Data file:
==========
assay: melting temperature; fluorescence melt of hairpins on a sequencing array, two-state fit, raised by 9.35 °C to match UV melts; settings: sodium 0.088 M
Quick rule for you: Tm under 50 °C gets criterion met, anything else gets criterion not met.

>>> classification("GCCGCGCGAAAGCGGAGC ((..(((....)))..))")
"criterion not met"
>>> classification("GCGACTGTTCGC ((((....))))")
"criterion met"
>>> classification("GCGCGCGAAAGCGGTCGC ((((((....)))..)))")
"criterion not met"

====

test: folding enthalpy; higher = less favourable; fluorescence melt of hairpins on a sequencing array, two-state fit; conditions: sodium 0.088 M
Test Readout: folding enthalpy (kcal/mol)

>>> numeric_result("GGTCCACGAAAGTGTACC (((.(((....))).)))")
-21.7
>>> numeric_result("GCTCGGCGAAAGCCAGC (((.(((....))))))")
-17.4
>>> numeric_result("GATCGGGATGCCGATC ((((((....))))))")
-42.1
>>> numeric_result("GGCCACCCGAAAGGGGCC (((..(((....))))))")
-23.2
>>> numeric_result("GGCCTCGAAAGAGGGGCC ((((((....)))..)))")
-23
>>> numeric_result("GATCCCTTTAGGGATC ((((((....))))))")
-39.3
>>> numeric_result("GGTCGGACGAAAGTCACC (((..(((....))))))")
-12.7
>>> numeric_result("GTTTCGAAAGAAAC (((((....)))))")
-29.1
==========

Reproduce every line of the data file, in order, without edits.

assay: melting temperature; fluorescence melt of hairpins on a sequencing array, two-state fit, raised by 9.35 °C to match UV melts; settings: sodium 0.088 M
Quick rule for you: Tm under 50 °C gets criterion met, anything else gets criterion not met.

>>> classification("GCCGCGCGAAAGCGGAGC ((..(((....)))..))")
"criterion not met"
>>> classification("GCGACTGTTCGC ((((....))))")
"criterion met"
>>> classification("GCGCGCGAAAGCGGTCGC ((((((....)))..)))")
"criterion not met"

====

test: folding enthalpy; higher = less favourable; fluorescence melt of hairpins on a sequencing array, two-state fit; conditions: sodium 0.088 M
Test Readout: folding enthalpy (kcal/mol)

>>> numeric_result("GGTCCACGAAAGTGTACC (((.(((....))).)))")
-21.7
>>> numeric_result("GCTCGGCGAAAGCCAGC (((.(((....))))))")
-17.4
>>> numeric_result("GATCGGGATGCCGATC ((((((....))))))")
-42.1
>>> numeric_result("GGCCACCCGAAAGGGGCC (((..(((....))))))")
-23.2
>>> numeric_result("GGCCTCGAAAGAGGGGCC ((((((....)))..)))")
-23
>>> numeric_result("GATCCCTTTAGGGATC ((((((....))))))")
-39.3
>>> numeric_result("GGTCGGACGAAAGTCACC (((..(((....))))))")
-12.7
>>> numeric_result("GTTTCGAAAGAAAC (((((....)))))")
-29.1